Media Releases - 12 May 2021

New offshore oil and gas levy a direct consequence of industry-requested under-regulation

Left to rot, the Northern Endeavour would risk sensitive ecosystems that line the Timor Sea.
  • The industry levy announced in the Budget is now the only sensible way to ensure the the Northern Endeavour mess is cleaned up
  • Decommissioning of offshore oil and gas infrastructure cannot and should not ever become the taxpayers’ problem
  • The industry has brought this on themselves by not supporting stronger regulation to manage this rapidly emerging problem prior to the Northern Endeavour debacle

Last night’s Budget has included a levy on the oil and gas industry to ensure that the Australian taxpayer does not need to foot the now unknown decommissioning bill to clean up after the Northern Endeavour. The owner of the Northern Endeavour, Northern Oil and Gas, went into liquidation in February 2020, after being shut down the previous year by the offshore oil and gas regulator after it found corrosion issues that could lead to a major accident event causing multiple fatalities and environmental damage. 

The facility was previously owned by Woodside, which sold the Northern Endeavour to Northern Oil and Gas as a late-in-life asset just three years prior to the shut down.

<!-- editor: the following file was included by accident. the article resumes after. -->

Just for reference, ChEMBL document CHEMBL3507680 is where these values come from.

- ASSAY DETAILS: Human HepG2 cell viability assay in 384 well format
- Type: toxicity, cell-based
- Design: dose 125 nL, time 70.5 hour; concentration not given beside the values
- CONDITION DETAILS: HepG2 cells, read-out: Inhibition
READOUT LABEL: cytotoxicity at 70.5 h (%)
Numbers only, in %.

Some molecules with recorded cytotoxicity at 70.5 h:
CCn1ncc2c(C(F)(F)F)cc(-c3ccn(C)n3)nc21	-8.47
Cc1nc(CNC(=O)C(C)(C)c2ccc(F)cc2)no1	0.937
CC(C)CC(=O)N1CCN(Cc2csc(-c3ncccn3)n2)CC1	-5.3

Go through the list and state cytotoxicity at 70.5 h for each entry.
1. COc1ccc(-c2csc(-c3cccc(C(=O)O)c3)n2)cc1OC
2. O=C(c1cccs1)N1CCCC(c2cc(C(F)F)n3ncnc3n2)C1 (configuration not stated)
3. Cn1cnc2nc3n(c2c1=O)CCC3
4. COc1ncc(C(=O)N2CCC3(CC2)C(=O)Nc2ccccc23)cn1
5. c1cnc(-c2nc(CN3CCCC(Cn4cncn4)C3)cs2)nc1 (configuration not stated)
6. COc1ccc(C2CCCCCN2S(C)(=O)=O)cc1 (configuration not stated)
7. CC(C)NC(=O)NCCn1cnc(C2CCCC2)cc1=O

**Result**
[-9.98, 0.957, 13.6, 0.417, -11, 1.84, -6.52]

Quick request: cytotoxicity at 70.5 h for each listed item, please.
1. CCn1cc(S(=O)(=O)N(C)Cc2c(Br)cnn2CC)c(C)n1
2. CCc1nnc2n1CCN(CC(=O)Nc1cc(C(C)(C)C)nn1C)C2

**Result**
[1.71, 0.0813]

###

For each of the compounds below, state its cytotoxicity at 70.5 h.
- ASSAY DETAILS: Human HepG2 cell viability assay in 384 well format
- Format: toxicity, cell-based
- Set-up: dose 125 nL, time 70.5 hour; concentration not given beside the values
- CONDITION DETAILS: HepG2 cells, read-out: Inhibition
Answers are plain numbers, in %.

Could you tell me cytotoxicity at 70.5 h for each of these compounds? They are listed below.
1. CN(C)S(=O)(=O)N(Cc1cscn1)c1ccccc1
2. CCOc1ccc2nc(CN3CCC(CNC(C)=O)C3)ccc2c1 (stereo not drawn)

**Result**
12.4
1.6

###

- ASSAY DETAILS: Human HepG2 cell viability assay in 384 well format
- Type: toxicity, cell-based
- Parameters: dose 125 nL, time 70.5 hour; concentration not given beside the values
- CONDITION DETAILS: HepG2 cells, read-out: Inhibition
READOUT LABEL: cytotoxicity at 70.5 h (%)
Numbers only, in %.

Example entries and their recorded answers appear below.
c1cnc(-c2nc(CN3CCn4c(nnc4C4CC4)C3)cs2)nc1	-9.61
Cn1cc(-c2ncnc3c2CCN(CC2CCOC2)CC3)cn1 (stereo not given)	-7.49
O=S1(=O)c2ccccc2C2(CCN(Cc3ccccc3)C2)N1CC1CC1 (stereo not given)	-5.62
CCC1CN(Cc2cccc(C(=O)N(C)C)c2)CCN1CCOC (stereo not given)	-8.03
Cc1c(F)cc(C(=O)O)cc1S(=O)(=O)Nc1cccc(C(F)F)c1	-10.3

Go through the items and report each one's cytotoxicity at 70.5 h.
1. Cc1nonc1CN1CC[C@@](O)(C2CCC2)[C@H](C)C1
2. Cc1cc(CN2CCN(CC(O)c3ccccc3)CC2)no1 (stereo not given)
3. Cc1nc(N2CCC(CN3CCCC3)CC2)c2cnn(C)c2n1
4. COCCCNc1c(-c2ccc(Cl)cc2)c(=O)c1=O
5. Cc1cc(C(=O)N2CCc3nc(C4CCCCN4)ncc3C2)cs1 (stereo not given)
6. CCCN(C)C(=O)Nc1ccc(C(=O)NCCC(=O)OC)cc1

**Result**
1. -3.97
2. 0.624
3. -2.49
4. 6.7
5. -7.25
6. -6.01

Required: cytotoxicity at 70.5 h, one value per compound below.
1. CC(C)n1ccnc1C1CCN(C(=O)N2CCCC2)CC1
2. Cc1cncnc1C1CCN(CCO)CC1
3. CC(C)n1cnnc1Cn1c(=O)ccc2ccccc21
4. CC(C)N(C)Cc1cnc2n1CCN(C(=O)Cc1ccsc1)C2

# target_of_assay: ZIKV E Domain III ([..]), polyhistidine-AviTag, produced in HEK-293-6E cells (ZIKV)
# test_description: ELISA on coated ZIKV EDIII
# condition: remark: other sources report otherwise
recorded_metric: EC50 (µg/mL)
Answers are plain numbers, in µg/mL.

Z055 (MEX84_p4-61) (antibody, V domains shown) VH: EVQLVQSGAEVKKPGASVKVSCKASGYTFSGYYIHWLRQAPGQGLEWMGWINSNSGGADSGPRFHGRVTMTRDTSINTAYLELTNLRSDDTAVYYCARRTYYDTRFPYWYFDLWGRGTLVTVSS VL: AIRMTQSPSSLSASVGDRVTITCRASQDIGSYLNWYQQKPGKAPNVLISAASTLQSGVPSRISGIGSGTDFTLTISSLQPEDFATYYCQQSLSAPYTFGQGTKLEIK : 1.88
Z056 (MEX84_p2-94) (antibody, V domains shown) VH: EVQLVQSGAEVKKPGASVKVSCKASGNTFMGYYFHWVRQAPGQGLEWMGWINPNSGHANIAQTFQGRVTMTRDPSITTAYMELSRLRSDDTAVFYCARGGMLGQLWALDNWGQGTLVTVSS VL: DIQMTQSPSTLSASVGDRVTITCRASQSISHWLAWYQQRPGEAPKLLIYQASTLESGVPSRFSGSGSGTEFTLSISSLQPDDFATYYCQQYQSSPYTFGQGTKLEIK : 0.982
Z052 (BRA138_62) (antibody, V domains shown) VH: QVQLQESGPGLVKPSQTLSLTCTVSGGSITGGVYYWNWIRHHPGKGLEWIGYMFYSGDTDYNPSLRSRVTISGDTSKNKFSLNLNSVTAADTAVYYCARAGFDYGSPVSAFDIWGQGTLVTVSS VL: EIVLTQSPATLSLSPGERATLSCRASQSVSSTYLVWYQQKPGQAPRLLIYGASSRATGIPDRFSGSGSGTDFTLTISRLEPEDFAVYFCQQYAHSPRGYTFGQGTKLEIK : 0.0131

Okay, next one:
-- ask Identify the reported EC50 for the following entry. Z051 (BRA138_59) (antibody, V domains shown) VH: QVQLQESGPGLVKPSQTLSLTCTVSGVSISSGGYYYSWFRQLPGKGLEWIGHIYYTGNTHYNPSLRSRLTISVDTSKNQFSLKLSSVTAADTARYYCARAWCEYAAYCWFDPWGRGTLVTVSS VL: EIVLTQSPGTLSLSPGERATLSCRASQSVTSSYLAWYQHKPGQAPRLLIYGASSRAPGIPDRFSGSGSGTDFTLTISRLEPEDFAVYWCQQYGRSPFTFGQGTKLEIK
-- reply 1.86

Jess Lerch, the National Corporate Campaigner for the Wilderness Society said, “The Northern Endeavour debacle shone a light on a serious taxpayer liability sitting in our oceans that should have been dealt with years ago.

“We supported the Government commandeering the Northern Endeavour because the alternative was to have it rust and fall into the ocean, potentially creating a giant oil spill. But we supported it on the proviso that industry would have to fully reimburse the taxpayer. The idea expounded by APPEA, that taxpayers should clean up the industry’s messes like this one is abhorrent. 

“Frankly, APPEA has brought this on itself and its members by not properly dealing with such a clear and entirely foreseeable problem earlier. Basic sensible regulation would have prevented this debacle, and without the unbound rent-seeking this was never going to happen until disaster struck. Indeed, APPEA itself provided submissions to the Government back in 2018 arguing against the precise regulatory measures needed to prevent just this situation. They even had the temerity to argue that an industry funded remediation fund would introduce ‘moral hazard’ by encouraging companies to dump and run from their existing obligations - but the status quo framework encourages just that except it’s the taxpayer bearing the cost. 

“It is critical that we sort this decommissioning out. The industry levy is only part of the fix with APPEA itself having presented estimates that the cost liability being carried in our offshore waters runs to some $60 billion over the next 30 years. Those have long been the known costs of doing fossil fuel business in our waters and to be raising this as a ‘public’ issue now is pretty galling. And for what it’s worth they aren’t just costs on a balance sheet but also real jobs and industry both on and offshore.

“APPEA can’t seem to be able to decide whether the oil and gas industry is a charity in desperate need of yet another government handout or the backbone of the economy with the nonsensical 'gas-fired recovery'.”

For further comment contact Tim Beshara on 0437 878786.